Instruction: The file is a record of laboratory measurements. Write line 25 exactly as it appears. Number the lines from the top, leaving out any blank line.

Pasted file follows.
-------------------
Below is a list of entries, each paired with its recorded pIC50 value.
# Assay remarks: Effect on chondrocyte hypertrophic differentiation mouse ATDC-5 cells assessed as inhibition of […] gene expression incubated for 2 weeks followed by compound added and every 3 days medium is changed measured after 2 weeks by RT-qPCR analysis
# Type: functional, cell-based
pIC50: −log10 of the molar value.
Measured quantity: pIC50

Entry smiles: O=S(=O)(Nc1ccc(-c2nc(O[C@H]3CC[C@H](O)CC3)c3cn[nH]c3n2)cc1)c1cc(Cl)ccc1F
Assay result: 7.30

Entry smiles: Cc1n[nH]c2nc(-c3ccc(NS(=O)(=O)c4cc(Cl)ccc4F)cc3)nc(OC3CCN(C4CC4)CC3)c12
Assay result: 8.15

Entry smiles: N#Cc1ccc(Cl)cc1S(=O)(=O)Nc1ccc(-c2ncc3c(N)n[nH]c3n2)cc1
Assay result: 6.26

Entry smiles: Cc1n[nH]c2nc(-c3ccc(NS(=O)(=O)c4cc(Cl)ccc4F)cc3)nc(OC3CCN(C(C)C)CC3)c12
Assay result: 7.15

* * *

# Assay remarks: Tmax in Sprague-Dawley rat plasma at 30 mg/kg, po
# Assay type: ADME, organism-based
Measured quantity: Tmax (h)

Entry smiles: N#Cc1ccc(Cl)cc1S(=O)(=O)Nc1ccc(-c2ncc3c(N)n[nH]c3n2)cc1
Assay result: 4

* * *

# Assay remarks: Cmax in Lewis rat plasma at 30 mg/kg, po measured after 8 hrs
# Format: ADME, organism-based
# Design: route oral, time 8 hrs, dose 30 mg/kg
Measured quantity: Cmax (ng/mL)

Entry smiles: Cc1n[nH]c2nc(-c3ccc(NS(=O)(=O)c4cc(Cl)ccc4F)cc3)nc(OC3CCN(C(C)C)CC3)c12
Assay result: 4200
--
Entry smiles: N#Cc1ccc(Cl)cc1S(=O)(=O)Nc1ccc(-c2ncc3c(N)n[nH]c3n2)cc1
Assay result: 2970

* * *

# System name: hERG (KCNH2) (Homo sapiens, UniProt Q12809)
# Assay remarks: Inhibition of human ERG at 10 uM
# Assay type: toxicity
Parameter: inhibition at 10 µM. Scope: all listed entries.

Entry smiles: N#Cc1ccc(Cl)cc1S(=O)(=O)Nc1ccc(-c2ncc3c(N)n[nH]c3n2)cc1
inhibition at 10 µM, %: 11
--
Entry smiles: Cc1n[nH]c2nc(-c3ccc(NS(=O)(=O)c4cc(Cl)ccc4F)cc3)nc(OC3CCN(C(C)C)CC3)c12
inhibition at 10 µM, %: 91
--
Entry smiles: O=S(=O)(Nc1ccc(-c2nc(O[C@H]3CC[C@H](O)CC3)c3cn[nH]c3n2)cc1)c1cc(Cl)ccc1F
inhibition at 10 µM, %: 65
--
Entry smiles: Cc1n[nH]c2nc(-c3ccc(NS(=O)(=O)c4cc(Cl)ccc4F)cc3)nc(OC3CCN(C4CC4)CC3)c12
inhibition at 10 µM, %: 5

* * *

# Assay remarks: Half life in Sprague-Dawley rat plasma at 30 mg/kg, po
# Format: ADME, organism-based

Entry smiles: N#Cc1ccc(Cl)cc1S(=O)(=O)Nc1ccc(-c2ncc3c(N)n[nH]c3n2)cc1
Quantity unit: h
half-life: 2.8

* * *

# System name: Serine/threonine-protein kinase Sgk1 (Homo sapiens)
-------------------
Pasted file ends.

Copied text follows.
Entry smiles: Cc1n[nH]c2nc(-c3ccc(NS(=O)(=O)c4cc(Cl)ccc4F)cc3)nc(OC3CCN(C(C)C)CC3)c12